“Could go both ways”
When asked what results he expects after the second round of elections, R. Karbauskis was unwilling to offer firm predictions.
“I think that we all understand that it could go both ways. Indeed, we currently can’t say who will gather more votes. It is the people’s choice and in this situation, it is unclear whether the results of the last elections will be repeated in the sense that centre-left voters will unite their voters around centre-left candidates.
In the previous elections, centre-left candidates won and perhaps the same will happen this time, I can’t say for sure,” the “Farmer” leader said.
Lamenting the downfall of coalition partners
According to R. Karbauskis, the 2016 Seimas elections showed that it is premature to decide the victors after the first round. “There will be a second round and the last elections were a good lesson to everyone that indeed the victors of the first round do not necessarily come out as victors at the very end,” R. Karbauskis emphasised.
He lamented over the failure of his coalition partners – the Electoral Action of Poles in Lithuania-Christian Families Union (LLRA-KŠS) and the Lithuanian Social Democratic Labour Party (LSDDP) – in the multi-mandate electoral district. Both the LLRA-KŠS and LSDDP failed to surpass the 5% electoral threshold to enter Seimas.
“In regards to the Social Democratic Labour Party, no one really predicted to overcome the 5% threshold. The LLRA has balanced for a number of elections on the 5% figure and it is truly unfortunate that they were unable to overcome it because we have been working successfully in the coalition,” R. Karbauskis said regretfully.
Nevertheless, the “Farmer” leader emphasised that at least a few LLRA-KŠS and LSDDP candidates have or will be entering Seimas through the single-mandate electoral districts. “Several LLRA-KŠS single-mandate district candidates will enter Seimas and we can see that likely so will a few from the Social Democratic Labour Party. I believe there are four of them in second rounds and three should definitely obtain a mandate,” he counted.
R. Karbauskis: “If our party members think that the result isn’t suitable, they will have the chance to replace the party chairman”
When asked following a potential failure in the second round for his party and being unable to form a ruling coalition, what his own fate would be, R. Karbauskis said that the party’s members would decide.
“It is difficult to say what my fate as party chairman will be […] In terms of the final election results, those will be seen after the second round and the party will definitely give thought to those questions because we have a congress planned. If our party members decide that the result is unsuitable, they will have the opportunity to replace the party chairman,” he explained.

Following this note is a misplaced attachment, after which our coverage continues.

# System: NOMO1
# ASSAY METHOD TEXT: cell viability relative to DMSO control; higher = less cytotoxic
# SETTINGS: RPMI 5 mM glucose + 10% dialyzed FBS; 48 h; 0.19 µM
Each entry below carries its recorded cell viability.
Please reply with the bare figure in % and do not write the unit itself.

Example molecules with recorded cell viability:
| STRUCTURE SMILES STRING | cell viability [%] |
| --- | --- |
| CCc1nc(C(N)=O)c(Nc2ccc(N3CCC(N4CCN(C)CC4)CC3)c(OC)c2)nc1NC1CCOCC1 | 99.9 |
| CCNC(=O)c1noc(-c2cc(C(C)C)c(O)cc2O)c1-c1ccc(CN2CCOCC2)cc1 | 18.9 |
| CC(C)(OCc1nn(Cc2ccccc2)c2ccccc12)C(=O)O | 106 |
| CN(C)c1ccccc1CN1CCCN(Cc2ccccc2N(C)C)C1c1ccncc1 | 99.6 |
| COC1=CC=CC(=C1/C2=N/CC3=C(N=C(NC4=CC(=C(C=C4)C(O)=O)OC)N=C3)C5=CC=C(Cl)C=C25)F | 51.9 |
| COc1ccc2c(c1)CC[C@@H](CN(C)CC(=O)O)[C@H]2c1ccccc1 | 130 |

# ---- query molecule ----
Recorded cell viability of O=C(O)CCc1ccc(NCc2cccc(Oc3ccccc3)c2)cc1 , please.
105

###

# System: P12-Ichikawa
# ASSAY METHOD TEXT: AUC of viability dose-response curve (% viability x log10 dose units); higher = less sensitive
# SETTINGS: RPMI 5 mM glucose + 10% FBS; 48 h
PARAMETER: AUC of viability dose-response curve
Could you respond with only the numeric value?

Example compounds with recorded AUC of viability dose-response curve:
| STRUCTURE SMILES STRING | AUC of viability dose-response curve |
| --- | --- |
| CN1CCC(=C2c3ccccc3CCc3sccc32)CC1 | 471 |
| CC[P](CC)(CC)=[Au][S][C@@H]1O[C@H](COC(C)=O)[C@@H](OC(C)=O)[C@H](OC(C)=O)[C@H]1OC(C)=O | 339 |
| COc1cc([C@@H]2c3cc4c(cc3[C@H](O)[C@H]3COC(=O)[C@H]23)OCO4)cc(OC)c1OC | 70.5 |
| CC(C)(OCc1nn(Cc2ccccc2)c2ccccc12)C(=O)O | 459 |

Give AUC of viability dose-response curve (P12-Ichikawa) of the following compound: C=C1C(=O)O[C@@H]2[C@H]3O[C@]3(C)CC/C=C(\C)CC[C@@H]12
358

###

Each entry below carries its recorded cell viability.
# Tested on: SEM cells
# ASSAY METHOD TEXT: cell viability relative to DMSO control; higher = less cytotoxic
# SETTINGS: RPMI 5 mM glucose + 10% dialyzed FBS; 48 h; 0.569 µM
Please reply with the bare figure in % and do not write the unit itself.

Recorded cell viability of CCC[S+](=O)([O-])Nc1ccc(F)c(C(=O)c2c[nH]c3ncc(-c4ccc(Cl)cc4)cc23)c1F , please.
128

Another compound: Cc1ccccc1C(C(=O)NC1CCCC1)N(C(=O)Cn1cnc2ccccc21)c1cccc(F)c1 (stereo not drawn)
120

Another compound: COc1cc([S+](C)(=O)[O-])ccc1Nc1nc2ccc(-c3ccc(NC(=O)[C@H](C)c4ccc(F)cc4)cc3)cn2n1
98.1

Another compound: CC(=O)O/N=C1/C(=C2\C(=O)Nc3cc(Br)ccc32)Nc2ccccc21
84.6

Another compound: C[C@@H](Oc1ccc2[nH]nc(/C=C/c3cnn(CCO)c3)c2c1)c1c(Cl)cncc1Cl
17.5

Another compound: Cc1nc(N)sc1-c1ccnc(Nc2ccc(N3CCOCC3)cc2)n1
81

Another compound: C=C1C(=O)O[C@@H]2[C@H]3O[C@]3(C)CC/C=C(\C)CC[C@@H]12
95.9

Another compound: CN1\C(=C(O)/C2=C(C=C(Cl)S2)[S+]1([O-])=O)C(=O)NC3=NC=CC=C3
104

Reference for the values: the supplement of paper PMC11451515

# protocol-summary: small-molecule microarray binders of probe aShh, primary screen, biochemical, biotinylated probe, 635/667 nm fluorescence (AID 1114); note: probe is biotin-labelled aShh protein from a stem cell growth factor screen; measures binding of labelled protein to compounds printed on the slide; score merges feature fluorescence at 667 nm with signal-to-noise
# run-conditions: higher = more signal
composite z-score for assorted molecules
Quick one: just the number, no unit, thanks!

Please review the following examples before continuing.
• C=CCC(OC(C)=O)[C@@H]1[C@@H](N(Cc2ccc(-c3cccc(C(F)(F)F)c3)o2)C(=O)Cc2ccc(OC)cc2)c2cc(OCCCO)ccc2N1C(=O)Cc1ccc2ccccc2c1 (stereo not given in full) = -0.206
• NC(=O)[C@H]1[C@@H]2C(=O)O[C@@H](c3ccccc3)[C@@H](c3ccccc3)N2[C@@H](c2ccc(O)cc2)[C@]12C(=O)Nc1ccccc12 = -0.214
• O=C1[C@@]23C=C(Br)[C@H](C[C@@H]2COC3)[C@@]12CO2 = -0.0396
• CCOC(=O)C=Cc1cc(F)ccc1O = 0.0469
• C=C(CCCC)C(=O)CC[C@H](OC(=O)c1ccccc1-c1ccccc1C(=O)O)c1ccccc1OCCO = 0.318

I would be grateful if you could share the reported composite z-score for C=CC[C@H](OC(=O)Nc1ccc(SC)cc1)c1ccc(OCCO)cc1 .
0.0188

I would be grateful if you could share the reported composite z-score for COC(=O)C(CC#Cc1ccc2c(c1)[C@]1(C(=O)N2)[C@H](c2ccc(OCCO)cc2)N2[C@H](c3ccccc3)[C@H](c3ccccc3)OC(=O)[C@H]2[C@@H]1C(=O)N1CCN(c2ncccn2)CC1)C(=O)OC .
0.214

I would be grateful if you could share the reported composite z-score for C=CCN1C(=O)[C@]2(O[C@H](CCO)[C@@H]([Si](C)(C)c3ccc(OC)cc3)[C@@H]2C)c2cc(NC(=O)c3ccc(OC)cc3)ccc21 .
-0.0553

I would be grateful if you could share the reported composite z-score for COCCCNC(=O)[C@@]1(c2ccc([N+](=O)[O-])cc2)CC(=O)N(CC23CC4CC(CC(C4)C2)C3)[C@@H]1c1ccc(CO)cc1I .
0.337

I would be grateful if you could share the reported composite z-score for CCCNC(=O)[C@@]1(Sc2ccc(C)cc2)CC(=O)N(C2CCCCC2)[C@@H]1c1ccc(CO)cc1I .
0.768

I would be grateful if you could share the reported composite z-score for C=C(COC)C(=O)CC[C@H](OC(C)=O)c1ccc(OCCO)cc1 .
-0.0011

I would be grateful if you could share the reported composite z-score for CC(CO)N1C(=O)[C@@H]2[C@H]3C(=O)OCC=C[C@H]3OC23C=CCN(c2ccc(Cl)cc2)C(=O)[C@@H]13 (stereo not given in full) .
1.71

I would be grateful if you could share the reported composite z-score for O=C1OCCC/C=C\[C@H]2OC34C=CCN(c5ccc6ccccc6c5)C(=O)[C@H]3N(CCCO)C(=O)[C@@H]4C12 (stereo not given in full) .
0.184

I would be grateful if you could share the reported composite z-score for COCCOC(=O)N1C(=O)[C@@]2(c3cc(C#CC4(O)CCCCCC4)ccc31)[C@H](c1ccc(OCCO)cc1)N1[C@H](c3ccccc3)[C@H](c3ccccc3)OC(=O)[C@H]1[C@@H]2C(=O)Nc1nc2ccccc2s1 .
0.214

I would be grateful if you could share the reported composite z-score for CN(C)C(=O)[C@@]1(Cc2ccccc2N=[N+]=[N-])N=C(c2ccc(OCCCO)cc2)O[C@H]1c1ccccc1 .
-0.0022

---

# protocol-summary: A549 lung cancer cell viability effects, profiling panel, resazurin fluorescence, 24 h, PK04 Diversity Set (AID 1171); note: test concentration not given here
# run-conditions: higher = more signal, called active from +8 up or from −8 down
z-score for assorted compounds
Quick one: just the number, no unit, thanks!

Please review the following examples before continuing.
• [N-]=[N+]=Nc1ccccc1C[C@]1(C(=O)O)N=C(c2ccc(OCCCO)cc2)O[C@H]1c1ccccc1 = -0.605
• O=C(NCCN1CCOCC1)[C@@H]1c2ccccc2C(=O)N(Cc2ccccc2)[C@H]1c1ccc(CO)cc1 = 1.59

On Sunday, when the first election results came out and while the “Farmers” had jumped into the lead, the party celebrated and already spoke of partners in a future ruling coalition. Prime Minister Saulius Skvernelis stated that on Monday morning, it would be possible to discuss and arrange potential frameworks for a coalition.
However, after midnight, with the Conservatives taking the lead, R. Karbauskis admitted that the “Farmers” would likely have to settle for second place in the first round, albeit advising to wait for the second round results, which could change everything.
The first round of Seimas elections in the multi-mandate electoral district was won by the opposition Conservatives.
According to data from the Central Electoral Commission, with votes from 1989 of 1989 districts, the Conservatives received 24.8% of the vote and will receive 23 mandates in parliament.
Meanwhile, the Lithuanian Farmer and Greens Union received 17.5% of the vote and 16 mandates, the Labour Party – 9.47% and nine mandates, the Lithuanian Social Democratic Party – 9.26% and eight mandates.
First time participant in the parliamentary elections, the Freedom Party took 9.02% of the vote and secured eight mandates, while the Liberal Movement received 6.79% of the vote and six mandates.
No other parties were able to overcome the 5% electoral threshold, with the LLRA-KŠS reaching just under the threshold, receiving 4.82% of the vote.